• RENEWABLES 2010 GLOBAL STATUS REPORT 51Many other types of financing exist as well. Technical assis-tance grant funds are becoming very common to supportmarket development for solar home systems and sustain-able access to other modern energy services, thus reducingthe costs for the private sector to sell energy products tomore remote areas.282 A variety of output-based aid grantfunds is available to finance both technical assistance andpart of the costs of delivering rural off-grid energy ser-vices.283 Some initiatives have helped finance innovativepilot projects that have the potential to be scaled up in thefuture.284 And private sector development funds have sup-ported private involvement in off-grid energy services.Recently, large established appliance manufacturing firmshave developed innovative rural energy appliances such asstoves and lighting systems as part of their corporate out-reach programs.One financing approach used in Latin America has been toinclude renewable energy options in programs that providesocial and community block grants—as was the case inGuatemala with World Bank funding for improved biomassstoves. Because these social investment funds provide assis-tance to whole communities, they can lead to very equita-ble approaches in promoting off-grid renewable energyservices.In many cases, the high initial capital costs of renewableenergy systems relative to household incomes have resultedin the slow adoption of renewables in off-grid rural areas.To make these systems more affordable, non-governmentalorganizations and prominent microfinance groups such asGrameen Shakti have been developing lines of credit, con-tributing to the rising success of recent programs. This is awelcome trend that should continue to grow over thecoming years.Finally, many private carbon funds are actively providingcarbon credits to off-grid energy projects. Internationalagencies involved in the Clean Development Mechanism(CDM), in particular the World Bank’s Community Devel-opment Carbon Fund, have supported solar home systemsand recently expanded their interest to biogas systems,improved cookstoves, micro-hydro development, and othertechnologies. This is especially relevant following the 2008UN climate change conference in Bali, Indonesia, where itwas decided that improved stoves could be considered forCDM projects. However, small programs face significantobstacles to receiving carbon funding, and it may be neces-sary to streamline procedures that do not violate some ofthe basic CDM methodologies. With greater facilitation, themany groups that are currently developing financing for off-grid renewable energy systems could achieve the dualgoals of alleviating poverty and reducing carbon emissions.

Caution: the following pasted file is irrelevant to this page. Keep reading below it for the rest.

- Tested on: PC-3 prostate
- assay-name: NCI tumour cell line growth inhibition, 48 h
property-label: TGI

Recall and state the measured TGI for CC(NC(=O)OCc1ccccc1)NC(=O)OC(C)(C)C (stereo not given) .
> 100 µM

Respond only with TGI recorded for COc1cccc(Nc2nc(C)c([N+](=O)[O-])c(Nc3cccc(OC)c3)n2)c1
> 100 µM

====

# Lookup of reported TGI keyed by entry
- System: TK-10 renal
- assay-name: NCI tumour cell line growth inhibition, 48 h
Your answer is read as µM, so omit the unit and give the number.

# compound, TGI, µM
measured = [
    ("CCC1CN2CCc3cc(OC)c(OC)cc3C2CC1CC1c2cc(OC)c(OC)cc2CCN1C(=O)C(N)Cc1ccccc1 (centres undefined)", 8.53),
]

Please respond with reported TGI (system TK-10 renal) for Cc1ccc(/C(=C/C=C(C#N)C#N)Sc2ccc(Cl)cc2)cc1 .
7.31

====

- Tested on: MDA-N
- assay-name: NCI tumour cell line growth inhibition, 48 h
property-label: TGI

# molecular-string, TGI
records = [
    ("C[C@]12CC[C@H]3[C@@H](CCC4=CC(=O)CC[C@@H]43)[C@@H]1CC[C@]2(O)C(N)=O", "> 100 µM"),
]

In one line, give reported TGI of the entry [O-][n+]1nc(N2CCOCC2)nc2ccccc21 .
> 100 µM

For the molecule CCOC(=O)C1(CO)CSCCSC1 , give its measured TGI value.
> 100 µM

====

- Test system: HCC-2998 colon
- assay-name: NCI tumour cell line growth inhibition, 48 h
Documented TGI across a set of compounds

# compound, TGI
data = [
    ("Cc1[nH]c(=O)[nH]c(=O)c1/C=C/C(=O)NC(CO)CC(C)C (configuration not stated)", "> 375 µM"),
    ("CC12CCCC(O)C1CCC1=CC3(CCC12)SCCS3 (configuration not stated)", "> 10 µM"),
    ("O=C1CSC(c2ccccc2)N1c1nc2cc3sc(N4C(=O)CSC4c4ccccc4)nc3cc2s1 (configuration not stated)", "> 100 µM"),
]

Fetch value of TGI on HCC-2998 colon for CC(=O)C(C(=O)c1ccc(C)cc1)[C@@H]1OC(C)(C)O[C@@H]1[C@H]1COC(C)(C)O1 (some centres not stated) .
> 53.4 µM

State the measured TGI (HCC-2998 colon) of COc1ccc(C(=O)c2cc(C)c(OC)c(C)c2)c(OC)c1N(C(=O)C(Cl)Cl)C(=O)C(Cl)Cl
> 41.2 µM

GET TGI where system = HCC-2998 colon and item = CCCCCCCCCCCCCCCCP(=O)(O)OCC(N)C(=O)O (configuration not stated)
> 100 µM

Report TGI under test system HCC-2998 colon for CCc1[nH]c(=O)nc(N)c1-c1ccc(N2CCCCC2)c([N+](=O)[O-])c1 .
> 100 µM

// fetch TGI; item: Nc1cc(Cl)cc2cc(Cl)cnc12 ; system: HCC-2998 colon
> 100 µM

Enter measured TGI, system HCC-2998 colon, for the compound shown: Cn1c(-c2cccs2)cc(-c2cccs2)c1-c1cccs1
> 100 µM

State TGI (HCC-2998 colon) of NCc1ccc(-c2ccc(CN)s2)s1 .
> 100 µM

• 52 RENEWABLES 2010 GLOBAL STATUS REPORTLAST WORD: RENEWABLE ENERGY AT THE TIPPING POINTBy Christopher Flavin, Worldwatch InstituteThis report has captured the essence of global renewable The geography of renewable energy is changing in ways thatenergy trends annually since 2005. The 2010 edition conveys suggest we are entering a new era—with the growing geo-a powerful story: renewable energy is hitting a tipping point, graphic diversity boosting confidence that renewables are nowith far-reaching implications for the global economy and for longer vulnerable to political shifts in just a few countries. It isthe environment. Buoyed by hundreds of new government also clear that leadership is shifting decisively from Europe toenergy policies, accelerating private investment, and myriad Asia, with China, India, and South Korea among the countriestechnology advances over the past five years, renewable that have stepped up their commitments to renewableenergy is breaking into the mainstream of energy markets.285 energy. (See the Policy Landscape section and Tables R7–R9, pages 57–61, for examples.)Understanding the scale and patterns of renewable energydevelopment has, more than ever, become essential to any This transition reflects a growing recognition within Asia itselffull analysis of energy investment figures, of the market for that these oil- and gas-short countries have much to gainfossil fuels, and of emissions of carbon dioxide. from the development of renewable energy in economic, en- vironmental, and security terms. For the world as a whole, thisSteady advances in policy, technology, and investment have is a momentous development, since Asian nations now leadbecome mutually reinforcing; together, they have created a the growth in carbon emissions. Given East Asia’s dominance“critical mass,” to borrow a phrase from the nuclear industry. of low-cost global manufacturing, the region’s commitmentThe trends elaborated in the Market Overview section of this to renewable energy will almost certainly drive down thereport make this abundantly clear. Continued progress in the price of many renewable energy devices in the coming years.face of a steep global recession that has reduced annualworld energy use for the first time in three decades suggests Among recent Asian developments, China’s move to leader-that renewable energy now has tremendous forward ship in the manufacturing of wind turbines and solar photo-momentum that is likely to yield continued progress and voltaics is the most consequential, reflecting the government’smany surprises in the years immediately ahead. commitment to renewable energy through a series of new laws and financial support measures. Despite early hiccups, itOne of the new forces propelling renewable energy develop- is now clear that the important reforms included in China’sment is the potential to create new industries and generate 2005 Renewable Energy Law have been implemented with amillions of new jobs. Jobs from renewables now number in speed and effectiveness that most countries can only envy.the hundreds of thousands in several countries. (See the China has meanwhile stepped up its research and develop-Industry Trends section of this report and Sidebar 4, page 34.) ment efforts with the aim of becoming a leading innovator asGermany, which has led renewable energy development for well as producer of renewable technologies. Already, China ismore than a decade, had more than 300,000 people em- leading the world in clean technology patents and IPOs.ployed in renewables industries in 2009, almost equaling thenumber of jobs in the country’s largest manufacturing sector, Beyond the rise of East Asia, the geographical spread ofautomobiles.286 In the United States, President Obama made renewable energy is creating huge synergies as countries“green jobs” a centerpiece of his 2008 election campaign, learn from each other—in policy as well as technology—andand many state governors have done the same. Proponents find ways to improve on the many success stories. Ireland,of new climate and energy legislation in the U.S. Congress Japan, Kenya, and South Africa are among the countries thatnow rarely mention the word “climate” in political debates but appear to have made great strides in the past two years. Thefrequently note the potential for job creation. almost organic diffusion of policy ideas is seen in the drama- tic rise in electricity feed-in laws, which were found in just 15Most of the large fiscal stimulus packages launched since late states and nations in 2001 and have risen to more than 70 in2008 to combat the global recession have included signifi- 2010. (See Table R10, page 62.)cant funding for renewable energy. This has prevented amore pronounced economic downturn in the United States The 1,230 gigawatts (GW) of renewable power generatingand has created a new industry almost from scratch in South capacity in place at the end of 2009 now constitutes justKorea, which devoted four-fifths of its fiscal stimulus to the over 25 percent of total generating capacity worldwide. Thisgreen economy. In total, nearly $200 million in green stimulus is over three times nuclear generating capacity and roughlyfunding has been allocated to renewables and energy effi- 38 percent of the capacity of fossil fuel-burning power plantsciency. (See Sidebar 1, page 27.) worldwide.287 (See Figure 16.)